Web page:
identify metrics that could be useful tools for industry.3 The group found that the development of useful metrics in the manufacturing sector begins with careful formulation of the objectives for creating them. Important questions to be considered include the following:

  • What is the purpose of the measurement effort?

  • What are the “issues” to be measured?

  • How are goals set for each issue?

  • How is performance measured for that issue?

  • How should the metric be compared to a performance standard?

  • How will the metric be communicated to the intended audience?

Metrics that have proven useful in the manufacturing sector tend to have the following attributes:

  • few in number, to avoid confusing the audience with excessive data;

  • simple and thus easily understood by a broad audience;

  • sufficiently accurate to be credible;

  • an agreed-upon definition;

  • relatively easy to develop, preferably using existing data;

  • robust and thus requiring minimal exceptions and footnotes; and

  • sufficiently durable to remain relatively constant over the years.

Metrics used in manufacturing tend to focus on input, output, or process (see definitions in Box 1.3), and they are commonly normalized to enable comparisons. In general, output metrics (e.g., pounds of product per pound of raw material purchased) have been the most successful because they are highly specific, relatively unambiguous, and directly related to a specific end point. Over time, and frequently after adjustment based on learning, the use of metrics in the manufacturing sector has been so effective as to give rise to the maxim “what gets measured, gets managed.”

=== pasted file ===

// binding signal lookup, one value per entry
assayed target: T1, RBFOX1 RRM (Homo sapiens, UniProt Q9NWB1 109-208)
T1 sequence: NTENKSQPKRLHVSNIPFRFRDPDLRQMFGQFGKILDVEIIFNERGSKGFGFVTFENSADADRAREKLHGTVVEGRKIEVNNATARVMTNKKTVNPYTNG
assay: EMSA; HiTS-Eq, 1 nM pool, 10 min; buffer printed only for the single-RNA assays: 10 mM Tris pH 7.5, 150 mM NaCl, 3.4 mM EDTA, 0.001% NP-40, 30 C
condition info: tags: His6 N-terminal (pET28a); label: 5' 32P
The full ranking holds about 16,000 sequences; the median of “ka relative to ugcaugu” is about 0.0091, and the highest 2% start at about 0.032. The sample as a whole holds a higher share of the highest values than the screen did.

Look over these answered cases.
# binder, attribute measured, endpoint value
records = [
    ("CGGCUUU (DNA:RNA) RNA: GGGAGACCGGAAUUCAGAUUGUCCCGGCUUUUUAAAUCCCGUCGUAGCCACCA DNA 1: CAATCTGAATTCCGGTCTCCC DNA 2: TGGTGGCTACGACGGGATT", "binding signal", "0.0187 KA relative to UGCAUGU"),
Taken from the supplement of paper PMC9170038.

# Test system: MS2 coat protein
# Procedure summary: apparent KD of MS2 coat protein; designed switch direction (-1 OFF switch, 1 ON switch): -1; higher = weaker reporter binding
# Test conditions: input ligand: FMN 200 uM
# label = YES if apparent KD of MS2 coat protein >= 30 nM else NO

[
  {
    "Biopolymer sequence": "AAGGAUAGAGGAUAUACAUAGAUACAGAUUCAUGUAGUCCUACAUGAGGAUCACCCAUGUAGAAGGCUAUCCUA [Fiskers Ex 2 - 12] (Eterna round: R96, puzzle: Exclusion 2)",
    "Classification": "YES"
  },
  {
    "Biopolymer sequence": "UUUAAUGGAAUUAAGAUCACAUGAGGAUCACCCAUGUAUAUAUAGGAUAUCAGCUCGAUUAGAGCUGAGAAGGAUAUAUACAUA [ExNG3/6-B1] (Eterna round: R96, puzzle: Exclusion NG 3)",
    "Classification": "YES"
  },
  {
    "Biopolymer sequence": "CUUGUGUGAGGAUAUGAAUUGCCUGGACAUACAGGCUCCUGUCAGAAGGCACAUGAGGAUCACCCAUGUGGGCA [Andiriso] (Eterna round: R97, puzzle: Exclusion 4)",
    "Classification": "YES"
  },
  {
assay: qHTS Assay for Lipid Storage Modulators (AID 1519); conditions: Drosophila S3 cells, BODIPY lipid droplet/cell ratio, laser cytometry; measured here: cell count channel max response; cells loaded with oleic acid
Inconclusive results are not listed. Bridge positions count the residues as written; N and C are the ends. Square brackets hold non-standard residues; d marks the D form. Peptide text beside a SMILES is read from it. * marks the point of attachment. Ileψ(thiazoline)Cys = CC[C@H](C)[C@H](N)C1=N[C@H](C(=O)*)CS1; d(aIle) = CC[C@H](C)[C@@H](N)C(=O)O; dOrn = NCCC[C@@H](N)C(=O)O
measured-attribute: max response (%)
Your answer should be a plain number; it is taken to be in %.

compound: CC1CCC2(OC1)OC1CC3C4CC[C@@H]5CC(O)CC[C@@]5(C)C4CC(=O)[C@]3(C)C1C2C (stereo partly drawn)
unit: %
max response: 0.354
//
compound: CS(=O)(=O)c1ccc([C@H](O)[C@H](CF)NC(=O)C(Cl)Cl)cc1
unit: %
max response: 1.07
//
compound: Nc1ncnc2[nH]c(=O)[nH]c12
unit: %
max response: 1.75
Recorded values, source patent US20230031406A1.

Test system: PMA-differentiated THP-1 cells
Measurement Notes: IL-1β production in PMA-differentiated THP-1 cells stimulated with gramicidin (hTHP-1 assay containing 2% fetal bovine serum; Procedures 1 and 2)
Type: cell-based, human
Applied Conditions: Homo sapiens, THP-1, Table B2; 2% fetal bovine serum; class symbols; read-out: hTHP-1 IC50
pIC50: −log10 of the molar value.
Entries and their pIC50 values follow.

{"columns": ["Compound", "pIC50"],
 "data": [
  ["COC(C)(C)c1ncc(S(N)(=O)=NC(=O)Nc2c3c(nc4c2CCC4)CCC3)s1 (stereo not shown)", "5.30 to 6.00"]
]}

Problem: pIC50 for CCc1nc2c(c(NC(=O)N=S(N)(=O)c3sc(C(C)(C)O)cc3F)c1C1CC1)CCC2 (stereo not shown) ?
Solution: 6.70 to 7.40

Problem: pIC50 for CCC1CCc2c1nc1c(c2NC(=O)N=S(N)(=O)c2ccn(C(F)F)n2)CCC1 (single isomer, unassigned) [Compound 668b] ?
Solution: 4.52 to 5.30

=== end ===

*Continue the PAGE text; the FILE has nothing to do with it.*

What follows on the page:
Extension to Research and Development

Success in the manufacturing sector encouraged efforts to develop quantifiable metrics for research and development (R&D) beginning in the late 1970s.4 However, problems immediately arose. The most successful manu-

3  

The group meets under the sponsorship of the American Institute of Chemical Engineers’ (AIChE) Center for Waste Reduction Technology. See reports on AIChE collaborative projects, focus area on sustainable development at <http://www.aiche.org/cwrt/pdf/BaselineMetrics.pdf>.

4  

Blaustein, M.A., 2003, Managing a breakthrough research portfolio for commercial success, Presentation to the American Chemical Society, March 25, 2003; Miller, J., and J. Hillenbrand,



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